Five thrilling reads to fill the Gone Girl-shaped gap in your life

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Whether you’re waiting until after the movie to read the book, or you finished it months ago, you can expect to feel bereft once you’ve turned Gone Girl‘s final page. The good news is that the stratospheric success of Gillian Flynn‘s addictively twisty-turny story has inspired a boom in psychological thrillers, especially ones by and about women. Here are five of the best, all of which should make your withdrawal symptoms a little more bearable…

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1. Dark Places by Gillian Flynn

Unsurprisingly, the popularity of Gone Girl has brought new attention to Flynn’s older books, and some readers think this one (released in 2009) is even better. Mindy Kaling’s certainly a fan: she tweeted that she recommends it to everyone. It’s about a woman who witnessed the murder of her mother and sisters but who finds out years later that the brother she helped put away may not have been responsible after all… It’s been made into a movie as well (starring Charlize Theron and Chloe Moretz) but it won’t be released in the UK until next year, so there’s plenty of time to get hooked by the book before then.

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2. The Silent Wife by A.S.A Harrison

Told in alternating voices and featuring another troubled/troubling relationship between two deeply flawed characters, this might be the Gone Girl-iest of the Gone Girl alternatives (even the cover is similar). But that doesn’t mean it’s not a smart and gripping thriller in its own right – one that gives away what will happen early on, but keeps you turning the pages to find out how and why.

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3. The Secret Place by Tana French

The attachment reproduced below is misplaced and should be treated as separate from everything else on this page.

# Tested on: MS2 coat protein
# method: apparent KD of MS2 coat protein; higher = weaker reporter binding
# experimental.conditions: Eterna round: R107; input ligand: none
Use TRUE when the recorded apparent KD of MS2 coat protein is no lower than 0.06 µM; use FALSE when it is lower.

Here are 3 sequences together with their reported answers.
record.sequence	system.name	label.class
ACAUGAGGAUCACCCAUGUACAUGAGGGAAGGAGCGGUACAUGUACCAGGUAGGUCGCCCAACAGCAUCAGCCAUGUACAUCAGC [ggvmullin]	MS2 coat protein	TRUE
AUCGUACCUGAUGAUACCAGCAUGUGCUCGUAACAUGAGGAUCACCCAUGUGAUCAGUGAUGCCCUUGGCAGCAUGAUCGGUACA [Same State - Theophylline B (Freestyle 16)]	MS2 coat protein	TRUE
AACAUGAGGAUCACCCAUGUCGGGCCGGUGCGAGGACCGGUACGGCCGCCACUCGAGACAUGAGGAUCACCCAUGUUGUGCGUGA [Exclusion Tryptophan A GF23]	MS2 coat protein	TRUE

After a boarding school pupil is murdered, a 16 year-old girl finds an anonymous note by someone who claims to know who the killer is. Local detectives Stephen Moran and Antoinette Conway have to unravel a strange world of teenage secrets in order to solve the crime and find out who’s telling the truth…

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4. The Black Hour by Lori Rader-Day

After a sociology professor who specialises in violence in society is shot in a violent attack, she returns to work still traumatised, in pain and looking for answers – which a new PhD student says he wants to help her find. But their working relationship may not end up being that healthy for either of them (eek).

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5. The Good Girl by Mary Kubica

Young teacher Mia is kidnapped after a one-night stand and what happens next (and why) is revealed in fragments as the story unravels via multiple perspectives in different timelines, keeping readers on their toes and the edges of their seats: confused, disoriented, and desperate to find out who you can trust right up until the very last twist. And it has ‘Girl’ in the title.

Want to read more? If you’re looking to buy a wearable or activity tracker, we’ve found the best wearables to keep you safe, but, if they’re too expensive, here are the best budget wearables and activity trackers for under £70.

If you’re not bothered by wearables at all, but still want help with keeping fit, check out our feature on 10 kitchen gadgets, tools and utensils for healthy living.

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Diane Shipley

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